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I want to make the rows in a Mysql table immutable, once they are inserted I don't want it to be possible to change them. How can I do this?

(ideally returning a suitable error message if any change is attempted).

I dont have grant privileges, so i would like to understand how to write BEFORE UPDATE trigger that raises an error (using signals or issuing a statement that always fails).

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    Cross posted: stackoverflow.com/questions/16634741
    – user1822
    May 19, 2013 at 12:55
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    @Lorenzo Please, don't create duplicate posts. If you already have one post on some site and it is off topic, then people will likely close it and it will be migrated to the proper site. Thanks. May 19, 2013 at 13:04
  • There's also similar question dba.stackexchange.com/questions/14745/… May 19, 2013 at 13:09
  • sorry i am new here :/
    – jo.ker
    May 19, 2013 at 13:23
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    If you're using MySQL 5.5, there's a good example of raising errors using signals here on StackOverflow (RuiDC's answer). Using MySQL's permission system seems like it would be much more straightforward, though, and I'd recommend working with whoever does have GRANT privileges to try and solve your problem that way. May 19, 2013 at 13:53

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@NathanJolly's comment about using privileges is really the correct answer, since if a user actually has the privileges to delete or update the table, they could likely find a way to work around the suggestions below.

The tactics discussed below should be considered a "soft" immutability implementation -- it's only really good for keeping honest people honest by preventing them from doing things they can but shouldn't. It will not prevent deliberate malicious action by a user with too many permissions.

You can do this in a BEFORE UPDATE and BEFORE DELETE trigger. It won't work properly in an AFTER trigger, since the work has already been done.

In MySQL 5.5 and above:

Prevent deletion:

mysql> CREATE TRIGGER t1_bd BEFORE DELETE ON t1 FOR EACH ROW SIGNAL
       SQLSTATE '45000' SET MESSAGE_TEXT = 'table `t1` does not support DELETE';

Attempts to delete will throw a fatal exception on the first row, stopping the query, and the row(s) in question will not be deleted.

mysql> DELETE FROM t1 WHERE id = 1;
ERROR 1644 (45000): table `t1` does not support DELETE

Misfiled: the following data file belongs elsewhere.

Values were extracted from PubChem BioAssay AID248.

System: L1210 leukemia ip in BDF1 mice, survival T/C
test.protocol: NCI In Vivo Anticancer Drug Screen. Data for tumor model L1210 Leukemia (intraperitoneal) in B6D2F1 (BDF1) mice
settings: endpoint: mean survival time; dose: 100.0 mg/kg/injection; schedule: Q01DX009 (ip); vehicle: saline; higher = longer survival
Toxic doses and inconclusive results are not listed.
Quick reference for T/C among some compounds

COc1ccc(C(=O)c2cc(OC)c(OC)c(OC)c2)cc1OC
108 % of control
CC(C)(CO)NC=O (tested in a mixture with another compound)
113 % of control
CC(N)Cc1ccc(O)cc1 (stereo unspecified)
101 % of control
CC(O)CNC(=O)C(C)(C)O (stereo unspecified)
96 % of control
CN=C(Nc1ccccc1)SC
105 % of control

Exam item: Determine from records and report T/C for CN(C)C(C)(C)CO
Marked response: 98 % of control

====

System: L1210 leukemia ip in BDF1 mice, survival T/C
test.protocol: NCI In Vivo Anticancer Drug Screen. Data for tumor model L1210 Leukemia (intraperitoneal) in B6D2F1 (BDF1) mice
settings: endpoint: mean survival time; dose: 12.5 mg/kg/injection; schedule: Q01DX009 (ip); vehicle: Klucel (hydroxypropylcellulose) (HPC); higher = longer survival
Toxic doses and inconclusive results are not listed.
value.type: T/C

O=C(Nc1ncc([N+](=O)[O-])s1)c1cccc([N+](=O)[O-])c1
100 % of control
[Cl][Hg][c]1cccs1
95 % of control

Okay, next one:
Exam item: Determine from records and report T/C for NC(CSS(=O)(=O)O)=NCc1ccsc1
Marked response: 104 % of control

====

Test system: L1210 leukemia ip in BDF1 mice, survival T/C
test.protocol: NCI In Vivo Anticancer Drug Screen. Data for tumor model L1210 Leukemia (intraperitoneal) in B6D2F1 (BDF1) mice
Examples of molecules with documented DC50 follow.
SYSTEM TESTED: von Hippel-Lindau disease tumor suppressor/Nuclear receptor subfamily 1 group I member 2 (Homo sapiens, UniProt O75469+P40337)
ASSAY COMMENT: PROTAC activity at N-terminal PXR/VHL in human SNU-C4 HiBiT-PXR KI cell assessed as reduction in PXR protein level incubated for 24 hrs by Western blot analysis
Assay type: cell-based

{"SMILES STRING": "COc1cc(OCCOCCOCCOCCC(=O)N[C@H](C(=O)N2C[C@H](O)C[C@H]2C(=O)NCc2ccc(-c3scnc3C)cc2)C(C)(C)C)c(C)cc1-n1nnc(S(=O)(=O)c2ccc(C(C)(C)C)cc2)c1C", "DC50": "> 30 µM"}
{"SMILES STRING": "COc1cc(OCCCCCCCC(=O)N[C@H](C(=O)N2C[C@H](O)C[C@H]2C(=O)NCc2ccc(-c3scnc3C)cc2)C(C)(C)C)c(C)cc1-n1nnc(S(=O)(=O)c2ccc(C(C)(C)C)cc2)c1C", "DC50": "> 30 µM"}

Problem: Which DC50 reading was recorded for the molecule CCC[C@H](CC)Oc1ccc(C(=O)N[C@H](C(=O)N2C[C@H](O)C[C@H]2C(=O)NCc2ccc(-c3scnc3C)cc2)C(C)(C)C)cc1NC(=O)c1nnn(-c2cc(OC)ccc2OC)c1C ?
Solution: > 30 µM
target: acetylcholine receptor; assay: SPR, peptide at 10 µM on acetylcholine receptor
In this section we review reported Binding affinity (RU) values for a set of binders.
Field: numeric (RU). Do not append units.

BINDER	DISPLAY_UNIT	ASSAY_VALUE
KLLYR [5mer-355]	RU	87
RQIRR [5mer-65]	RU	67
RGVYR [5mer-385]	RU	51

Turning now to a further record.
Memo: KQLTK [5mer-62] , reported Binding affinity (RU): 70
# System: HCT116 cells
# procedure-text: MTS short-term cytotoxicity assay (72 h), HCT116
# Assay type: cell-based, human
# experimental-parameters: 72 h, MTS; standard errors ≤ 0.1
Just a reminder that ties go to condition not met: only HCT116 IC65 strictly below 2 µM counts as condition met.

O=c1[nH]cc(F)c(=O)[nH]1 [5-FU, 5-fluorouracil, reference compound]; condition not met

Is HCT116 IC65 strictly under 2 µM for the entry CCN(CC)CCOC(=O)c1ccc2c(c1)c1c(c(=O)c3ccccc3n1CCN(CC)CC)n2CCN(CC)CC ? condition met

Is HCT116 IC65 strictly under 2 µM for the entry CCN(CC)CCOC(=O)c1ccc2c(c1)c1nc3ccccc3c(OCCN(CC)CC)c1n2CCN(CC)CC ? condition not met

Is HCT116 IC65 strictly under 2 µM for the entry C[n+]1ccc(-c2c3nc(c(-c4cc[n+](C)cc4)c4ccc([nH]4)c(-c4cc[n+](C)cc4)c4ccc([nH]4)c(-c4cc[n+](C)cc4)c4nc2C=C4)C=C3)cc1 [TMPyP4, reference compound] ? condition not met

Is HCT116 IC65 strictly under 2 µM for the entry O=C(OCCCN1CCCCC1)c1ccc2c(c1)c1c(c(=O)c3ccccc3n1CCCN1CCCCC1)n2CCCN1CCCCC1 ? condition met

Prevent updates with a similar trigger:

mysql> CREATE TRIGGER t1_bu BEFORE UPDATE ON t1 FOR EACH ROW SIGNAL
       SQLSTATE '45000' SET MESSAGE_TEXT = 'table `t1` does not support UPDATE';

The MESSAGE_TEXT argument can take a string of up to 128 characters.

Prior to MySQL 5.5 you can throw an error by calling a procedure that doesn't exist. The error message will be in the form:

ERROR 1305 (42000): PROCEDURE {schema}.{nonexistent-procedure-name} does not exist.

Given this bit of common structure, you can create a nonsense procedure name using backtick escapes that will form the first part of a sentence that makes sense when the phrase "does not exist" is appended to the error message by the server.

mysql> CREATE TRIGGER t1_bd BEFORE DELETE ON table_name FOR EACH ROW 
       CALL `t1: DELETE capability for this table`;

This suggestion is bound to leave people scratching their heads until you see the error that it returns:

mysql> delete from t1 where id = 2;
ERROR 1305 (42000): PROCEDURE test.t1: DELETE capability for this table does not exist

lol... but it works. Here, your "error message" content is limited to the maximum length of a stored procedure name, which is 64 characters. The backticks make the spaces acceptable in the nonexistent procedure name.

Of course, if you're in 5.1 or previous and someone has privileges to actually create such a procedure, they can bypass this restriction by creating a procedure that does nothing, which will result in the trigger doing nothing and the delete/update succeeding.

In either case, if the user has permission to drop the triggers, the mechanism is easily bypassed in this way also... if a user can create tables, they could create a new table, INSERT ... SELECT from the old table to the new table, modify data as desired, rename the tables... so we're back to permissions as the correct solution again.

Caveat lector.

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